Archive for the ‘Reformed Church’ Category

 
 
Thomas M. Bulla, In Uniform, Courtesy of  Virginia National Guard Website, 11-12-2014

Chaplain T. M. Bulla, 1881-1918

In 2011, ninety-three years after the death of Presbyterian Chaplain Thomas McNeill Bulla (1st Lieutenant) in France during the First World War, the Virginia National Guard honored his heroism with the highest decoration given by the state, the Virginia Distinguished Service Medal, and in a separate ceremony dedicated the chapel at Fort Pickett, “Bulla Chapel.” […]

A. T. McGill, CDV, Date Unknown, 75 dpi

[Audio] A. T. McGill, D.D., LL.D. (1807-1889)

Historia Ecclesia will now be featuring audio of the series of posts “Presbyterians of the Past,” by Barry Waugh. This week, we highlight A.T. McGill, a Princeton Seminary professor from the time of Dr. Charles Hodge. Click here for the text of Barry’s biography of McGill.

Machen Portrait

Machen’s Lost Work on the Presbyterian Conflict

James W. Scott speaks about the question of whether Machen himself wrote a history of the Presbyterian conflict that led to his defrocking, and accidentally, his death. His articles “Machen’s Lost Work on the Presbyterian Conflict,” Parts 1 and 2, introduce the idea that Edwin Rian’s book, The Presbyterian Conflict, drew on heretofore undiscovered work by Machen […]

G. B. Strickler

G. B. Strickler, 1840-1913

John M. Wells, in his book, Southern Presbyterian Worthies, describes the setting of scenic Strickler’s Springs— Near the center of Rockbridge County, Virginia, in the very heart of the Valley of Virginia, rises a massive peak known from its shape as House Mountain. Rugged, square, imposing, it may be seen from every part of the […]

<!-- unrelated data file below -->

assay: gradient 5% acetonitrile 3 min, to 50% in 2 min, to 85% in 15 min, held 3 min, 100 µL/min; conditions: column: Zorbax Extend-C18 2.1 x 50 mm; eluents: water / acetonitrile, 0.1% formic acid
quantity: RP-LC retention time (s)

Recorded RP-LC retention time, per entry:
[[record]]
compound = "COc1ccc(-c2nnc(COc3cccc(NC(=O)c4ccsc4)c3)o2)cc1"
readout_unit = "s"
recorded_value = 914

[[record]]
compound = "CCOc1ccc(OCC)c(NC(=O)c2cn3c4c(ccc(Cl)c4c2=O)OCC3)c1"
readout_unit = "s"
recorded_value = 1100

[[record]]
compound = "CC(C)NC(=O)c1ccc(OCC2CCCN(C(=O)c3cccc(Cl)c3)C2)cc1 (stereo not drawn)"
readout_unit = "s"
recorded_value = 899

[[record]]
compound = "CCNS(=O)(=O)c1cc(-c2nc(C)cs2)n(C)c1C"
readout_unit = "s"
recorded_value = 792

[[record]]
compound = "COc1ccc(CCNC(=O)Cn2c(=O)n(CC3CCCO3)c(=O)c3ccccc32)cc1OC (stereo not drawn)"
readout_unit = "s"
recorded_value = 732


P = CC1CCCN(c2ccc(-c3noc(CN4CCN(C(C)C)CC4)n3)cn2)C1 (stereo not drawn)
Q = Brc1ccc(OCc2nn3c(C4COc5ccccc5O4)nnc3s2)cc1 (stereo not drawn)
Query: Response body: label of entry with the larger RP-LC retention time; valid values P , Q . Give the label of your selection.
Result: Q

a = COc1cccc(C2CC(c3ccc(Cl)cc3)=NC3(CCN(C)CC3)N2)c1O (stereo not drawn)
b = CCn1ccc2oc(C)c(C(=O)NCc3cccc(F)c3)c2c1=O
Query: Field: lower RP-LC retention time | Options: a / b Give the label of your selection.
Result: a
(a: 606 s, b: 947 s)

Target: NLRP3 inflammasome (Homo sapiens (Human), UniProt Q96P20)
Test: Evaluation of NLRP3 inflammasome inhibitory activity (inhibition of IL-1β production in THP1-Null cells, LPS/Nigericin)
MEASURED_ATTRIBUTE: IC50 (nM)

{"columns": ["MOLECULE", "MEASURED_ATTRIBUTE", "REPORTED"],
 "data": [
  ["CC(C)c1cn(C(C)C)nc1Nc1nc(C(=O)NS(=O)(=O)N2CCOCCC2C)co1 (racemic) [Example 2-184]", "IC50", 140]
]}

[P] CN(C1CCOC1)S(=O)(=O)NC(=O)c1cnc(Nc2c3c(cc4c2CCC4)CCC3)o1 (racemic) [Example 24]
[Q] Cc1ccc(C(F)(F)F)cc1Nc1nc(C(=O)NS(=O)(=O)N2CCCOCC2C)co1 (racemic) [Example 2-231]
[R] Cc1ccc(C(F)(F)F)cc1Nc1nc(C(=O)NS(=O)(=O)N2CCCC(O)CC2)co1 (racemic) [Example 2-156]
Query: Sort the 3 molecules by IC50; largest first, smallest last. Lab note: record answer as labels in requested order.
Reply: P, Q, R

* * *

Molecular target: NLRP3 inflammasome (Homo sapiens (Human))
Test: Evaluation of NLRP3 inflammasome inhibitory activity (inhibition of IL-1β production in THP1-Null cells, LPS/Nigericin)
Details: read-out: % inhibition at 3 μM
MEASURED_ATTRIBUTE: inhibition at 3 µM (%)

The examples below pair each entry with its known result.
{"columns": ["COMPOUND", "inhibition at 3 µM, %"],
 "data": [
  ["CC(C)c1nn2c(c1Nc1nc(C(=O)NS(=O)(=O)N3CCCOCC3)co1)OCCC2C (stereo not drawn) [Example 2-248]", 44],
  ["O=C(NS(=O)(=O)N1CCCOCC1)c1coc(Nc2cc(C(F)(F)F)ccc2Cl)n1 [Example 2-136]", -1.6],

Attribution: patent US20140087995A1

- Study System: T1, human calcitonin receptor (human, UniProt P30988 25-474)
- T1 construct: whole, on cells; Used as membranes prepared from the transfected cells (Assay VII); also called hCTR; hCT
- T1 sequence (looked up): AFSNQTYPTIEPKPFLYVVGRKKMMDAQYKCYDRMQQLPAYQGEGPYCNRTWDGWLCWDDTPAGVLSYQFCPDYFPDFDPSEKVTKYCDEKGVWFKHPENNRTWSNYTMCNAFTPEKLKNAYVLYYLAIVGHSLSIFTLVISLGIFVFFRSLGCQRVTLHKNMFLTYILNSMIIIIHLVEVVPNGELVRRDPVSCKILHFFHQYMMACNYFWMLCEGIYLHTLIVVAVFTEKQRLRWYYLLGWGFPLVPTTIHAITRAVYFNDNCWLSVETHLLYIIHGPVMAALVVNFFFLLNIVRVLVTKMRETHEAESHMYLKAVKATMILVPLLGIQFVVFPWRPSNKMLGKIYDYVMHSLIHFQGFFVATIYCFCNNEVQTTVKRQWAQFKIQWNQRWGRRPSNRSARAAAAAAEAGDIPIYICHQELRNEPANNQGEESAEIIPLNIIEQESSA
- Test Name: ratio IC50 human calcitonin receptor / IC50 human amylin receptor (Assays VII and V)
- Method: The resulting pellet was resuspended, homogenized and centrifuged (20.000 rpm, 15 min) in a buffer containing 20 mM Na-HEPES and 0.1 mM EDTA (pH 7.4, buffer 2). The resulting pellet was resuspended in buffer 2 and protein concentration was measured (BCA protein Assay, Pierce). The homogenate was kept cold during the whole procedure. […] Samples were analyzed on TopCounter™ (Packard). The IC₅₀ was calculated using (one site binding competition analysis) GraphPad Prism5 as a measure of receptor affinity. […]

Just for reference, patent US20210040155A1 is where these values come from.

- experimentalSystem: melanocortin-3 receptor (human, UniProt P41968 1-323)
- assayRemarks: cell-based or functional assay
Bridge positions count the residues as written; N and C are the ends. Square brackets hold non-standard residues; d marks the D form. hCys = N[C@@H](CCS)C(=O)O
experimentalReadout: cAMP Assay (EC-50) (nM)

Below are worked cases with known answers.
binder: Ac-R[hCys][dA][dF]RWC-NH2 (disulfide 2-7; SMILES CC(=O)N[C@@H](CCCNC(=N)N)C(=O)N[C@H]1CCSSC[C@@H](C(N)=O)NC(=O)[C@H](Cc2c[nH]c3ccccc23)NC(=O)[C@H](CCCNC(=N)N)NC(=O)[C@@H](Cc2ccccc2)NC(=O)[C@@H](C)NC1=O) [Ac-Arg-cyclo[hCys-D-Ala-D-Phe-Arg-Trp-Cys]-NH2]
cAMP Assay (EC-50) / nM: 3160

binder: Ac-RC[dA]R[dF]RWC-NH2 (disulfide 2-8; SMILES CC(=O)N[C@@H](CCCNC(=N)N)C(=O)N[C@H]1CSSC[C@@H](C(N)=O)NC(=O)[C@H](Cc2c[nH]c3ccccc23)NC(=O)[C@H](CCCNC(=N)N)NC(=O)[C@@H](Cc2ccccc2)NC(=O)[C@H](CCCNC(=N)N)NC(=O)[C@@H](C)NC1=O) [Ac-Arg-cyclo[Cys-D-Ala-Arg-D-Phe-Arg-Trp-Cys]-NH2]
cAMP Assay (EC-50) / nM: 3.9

J. A. Alexander, Nevin Snippet, 10-17-2014

J. A. Alexander, 1809-1860

They said that he looked like Napoleon Bonaparte, that his students entered the lecture hall in fear and trembling, that he read his sermons with his head bowed motionless over the pulpit, and that he found social situations very uncomfortable. He absorbed languages like a sponge; it is believed that he knew over thirty. However, […]

Smith, Letters to a Young Calvinist

The Reformation: Now and Then

Camden Bucey and Jim Cassidy discuss the significance of the Reformation in its own time and its continuing relevance for today.

Samuel Miller Breckinridge

Samuel Miller Breckinridge, 1828-1891

When Samuel M. Breckinridge entered the Fort Street Presbyterian Church in Detroit, Michigan, for the General Assembly of the Presbyterian Church in 1891, he found himself in a spacious and ornate sanctuary. The central pulpit was set in front of the banks of brass pipes for the organ and was clearly visible to each seat […]

john-calvin

Calvinism Today

Christ the Center regular Dr. Jim Cassidy discusses the present state of Calvinism in evangelical Christianity. Following up on a previous Christ the Center and Reformed Forum blog post, Dr. Cassidy highlights some of his concerns for the contemporary Calvinistic movement. Links John Piper’s lecture from the 2014 WTS Gaffin lecture. Collin Hansen’s book, Young, Restless, […]

Mt. Horeb PC, Lexington, KY, Full Front, 100 dpi, Taken 6-21-2007

Mary Cabell Breckinridge, 1769-1858

Just to the north of Lexington, Kentucky, heading east for about two miles from exit 120 of Interstate 75 along Ironworks Pike through the scenic blue grass horse farms with their unending rail fences and white barns is located a stone building that is Mt. Horeb Presbyterian Church. Though not a large church building, those […]

W.L. Breckinridge

William Lewis Breckinridge, 1803-1876

William Lewis Breckinridge, the eighth child of Hon. John and Mary Hopkins (Cabell) Breckinridge, was born at Cabell’s Dale near Lexington, Kentucky, July 22, 1803. He would be the youngest son to grow to maturity behind the eldest, Joseph Cabell, followed in age by John, and then Robert Jefferson. Another son, James Monroe, would be […]